Orwell and Language. Olivia Yankey, Helene Vincent, Luke Howley, and Alexandra Elkin. “Politics and the English Language”. Historical/Political Context: Published in 1946: – WWII had just ended – Churchill delivers his “Iron Curtain” speech at Westminster College
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Orwell and Language
Olivia Yankey, Helene Vincent, Luke Howley, and Alexandra Elkin
Published in 1946:
–WWII had just ended
–Churchill delivers his “Iron Curtain” speech at Westminster College
–William Joyce executed for anti-British broadcast propaganda
–First meeting of the UN
•His wife, Eileen, dies in 1945, just a year after the couple adopted a baby boy
•While waiting for publishers to pick up Animal Farm, Orwell works as a war correspondent in Paris for The Observer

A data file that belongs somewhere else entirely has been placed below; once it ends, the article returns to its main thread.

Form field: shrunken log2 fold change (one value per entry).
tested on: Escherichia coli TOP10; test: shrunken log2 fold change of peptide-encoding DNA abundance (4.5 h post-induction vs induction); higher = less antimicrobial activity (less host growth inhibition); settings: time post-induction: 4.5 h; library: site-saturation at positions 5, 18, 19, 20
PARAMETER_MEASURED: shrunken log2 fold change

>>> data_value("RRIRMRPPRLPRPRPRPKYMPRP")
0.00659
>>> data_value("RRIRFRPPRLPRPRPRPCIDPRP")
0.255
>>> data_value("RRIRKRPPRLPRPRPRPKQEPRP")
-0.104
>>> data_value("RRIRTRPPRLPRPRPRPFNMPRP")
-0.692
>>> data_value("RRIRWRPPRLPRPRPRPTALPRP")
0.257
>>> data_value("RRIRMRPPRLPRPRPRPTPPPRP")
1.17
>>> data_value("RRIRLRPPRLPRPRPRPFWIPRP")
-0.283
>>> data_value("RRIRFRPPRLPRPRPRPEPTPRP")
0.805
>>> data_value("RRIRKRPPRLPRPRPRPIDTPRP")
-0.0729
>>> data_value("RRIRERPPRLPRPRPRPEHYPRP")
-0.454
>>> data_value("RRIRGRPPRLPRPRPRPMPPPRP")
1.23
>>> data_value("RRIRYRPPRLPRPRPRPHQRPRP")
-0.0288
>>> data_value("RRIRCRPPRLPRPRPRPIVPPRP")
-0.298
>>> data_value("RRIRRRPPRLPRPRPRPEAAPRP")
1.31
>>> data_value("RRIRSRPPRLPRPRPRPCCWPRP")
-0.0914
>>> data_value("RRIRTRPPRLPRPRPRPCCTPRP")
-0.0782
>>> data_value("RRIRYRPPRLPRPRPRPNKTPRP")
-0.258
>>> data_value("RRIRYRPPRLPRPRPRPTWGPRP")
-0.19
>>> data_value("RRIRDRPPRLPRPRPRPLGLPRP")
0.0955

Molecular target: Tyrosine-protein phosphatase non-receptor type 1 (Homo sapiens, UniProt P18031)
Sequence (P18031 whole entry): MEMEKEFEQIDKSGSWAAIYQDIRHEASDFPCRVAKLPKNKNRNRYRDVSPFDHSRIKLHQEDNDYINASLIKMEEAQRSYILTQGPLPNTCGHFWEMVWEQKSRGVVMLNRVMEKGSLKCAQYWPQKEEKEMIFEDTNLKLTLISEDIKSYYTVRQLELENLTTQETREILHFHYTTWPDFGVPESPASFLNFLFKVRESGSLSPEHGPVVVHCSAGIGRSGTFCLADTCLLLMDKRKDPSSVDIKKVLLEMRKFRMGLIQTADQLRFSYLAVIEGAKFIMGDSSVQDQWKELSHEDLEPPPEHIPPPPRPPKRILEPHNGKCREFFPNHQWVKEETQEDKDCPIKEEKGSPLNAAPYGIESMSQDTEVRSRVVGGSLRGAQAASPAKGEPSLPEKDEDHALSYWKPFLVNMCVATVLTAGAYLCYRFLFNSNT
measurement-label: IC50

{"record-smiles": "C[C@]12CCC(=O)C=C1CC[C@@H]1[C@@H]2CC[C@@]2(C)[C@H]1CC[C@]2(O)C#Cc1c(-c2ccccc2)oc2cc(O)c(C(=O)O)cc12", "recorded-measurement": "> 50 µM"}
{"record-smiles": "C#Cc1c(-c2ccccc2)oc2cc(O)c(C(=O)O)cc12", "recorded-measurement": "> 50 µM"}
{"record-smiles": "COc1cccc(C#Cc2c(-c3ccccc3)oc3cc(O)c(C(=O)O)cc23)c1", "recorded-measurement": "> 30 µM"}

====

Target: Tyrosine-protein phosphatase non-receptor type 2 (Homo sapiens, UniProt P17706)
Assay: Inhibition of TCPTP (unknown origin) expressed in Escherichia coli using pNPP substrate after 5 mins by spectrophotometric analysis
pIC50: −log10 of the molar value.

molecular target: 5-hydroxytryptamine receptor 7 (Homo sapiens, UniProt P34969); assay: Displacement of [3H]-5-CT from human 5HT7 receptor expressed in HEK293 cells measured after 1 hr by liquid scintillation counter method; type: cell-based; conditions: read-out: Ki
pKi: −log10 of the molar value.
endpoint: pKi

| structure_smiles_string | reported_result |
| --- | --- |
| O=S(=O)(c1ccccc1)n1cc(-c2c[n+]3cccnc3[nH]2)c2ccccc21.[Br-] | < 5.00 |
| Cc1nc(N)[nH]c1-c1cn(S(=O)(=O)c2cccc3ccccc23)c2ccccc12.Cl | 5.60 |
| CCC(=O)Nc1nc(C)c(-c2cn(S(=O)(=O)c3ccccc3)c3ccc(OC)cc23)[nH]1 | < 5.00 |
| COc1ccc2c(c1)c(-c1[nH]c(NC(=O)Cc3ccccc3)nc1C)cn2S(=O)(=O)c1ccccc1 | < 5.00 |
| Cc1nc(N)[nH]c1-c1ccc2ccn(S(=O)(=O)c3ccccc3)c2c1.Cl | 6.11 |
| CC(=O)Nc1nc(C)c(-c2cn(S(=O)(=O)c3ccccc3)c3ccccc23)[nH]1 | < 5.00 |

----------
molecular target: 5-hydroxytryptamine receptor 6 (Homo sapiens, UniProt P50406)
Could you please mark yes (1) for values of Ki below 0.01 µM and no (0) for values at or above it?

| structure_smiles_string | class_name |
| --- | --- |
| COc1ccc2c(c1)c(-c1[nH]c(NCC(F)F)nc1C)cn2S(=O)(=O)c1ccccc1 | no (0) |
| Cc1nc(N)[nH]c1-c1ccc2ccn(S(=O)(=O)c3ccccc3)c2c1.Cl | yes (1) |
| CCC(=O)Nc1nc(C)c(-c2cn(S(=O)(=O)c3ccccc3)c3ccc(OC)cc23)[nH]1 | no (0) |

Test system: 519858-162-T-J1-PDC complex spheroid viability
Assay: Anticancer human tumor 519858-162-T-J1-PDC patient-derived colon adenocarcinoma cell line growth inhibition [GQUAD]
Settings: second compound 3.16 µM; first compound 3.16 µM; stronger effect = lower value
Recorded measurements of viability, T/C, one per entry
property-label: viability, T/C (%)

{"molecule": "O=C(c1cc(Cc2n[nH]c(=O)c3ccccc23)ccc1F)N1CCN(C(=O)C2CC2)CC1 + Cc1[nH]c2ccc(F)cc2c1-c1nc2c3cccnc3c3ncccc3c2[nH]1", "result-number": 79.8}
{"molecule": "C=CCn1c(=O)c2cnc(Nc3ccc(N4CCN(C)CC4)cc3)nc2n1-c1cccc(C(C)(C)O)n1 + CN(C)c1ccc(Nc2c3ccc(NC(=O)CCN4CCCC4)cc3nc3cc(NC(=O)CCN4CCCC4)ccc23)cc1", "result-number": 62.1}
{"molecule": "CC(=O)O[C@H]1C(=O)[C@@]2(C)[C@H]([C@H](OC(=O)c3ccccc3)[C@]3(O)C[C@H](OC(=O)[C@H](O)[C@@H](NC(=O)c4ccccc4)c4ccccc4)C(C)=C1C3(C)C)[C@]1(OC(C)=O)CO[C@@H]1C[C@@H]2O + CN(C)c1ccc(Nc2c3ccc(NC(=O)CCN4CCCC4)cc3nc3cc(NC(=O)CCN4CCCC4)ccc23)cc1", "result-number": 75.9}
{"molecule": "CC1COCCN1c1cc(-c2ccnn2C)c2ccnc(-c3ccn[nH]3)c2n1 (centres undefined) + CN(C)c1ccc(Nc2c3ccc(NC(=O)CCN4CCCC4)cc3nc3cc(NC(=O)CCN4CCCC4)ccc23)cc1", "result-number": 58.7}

•Animal Farm is finally published in 1945, garnering fame for Orwell
•In 1946, Orwell begins work on 1984
•His own health begins to decline at this time
•Orwell writes about the bad literary habits and “debased language” of the time, what he saw as a decline in the precision and care with which people wrote.
•He suggested that this decline brings with it a negative impact on the overall consciousness of a society.
•Cites political and economic causes for this collapse of modern language
•Highlighted the dialectical nature of the relationship between language and politics:
–“It becomes ugly and inaccurate because our thoughts are foolish, but the slovenliness of our language makes it easier for us to have foolish thoughts.” (p. 270)
•Suggested that cleaning up the English language is the first step towards political reorganization
– Explains that concern over the state of the language is
not a foolish or superficial endeavor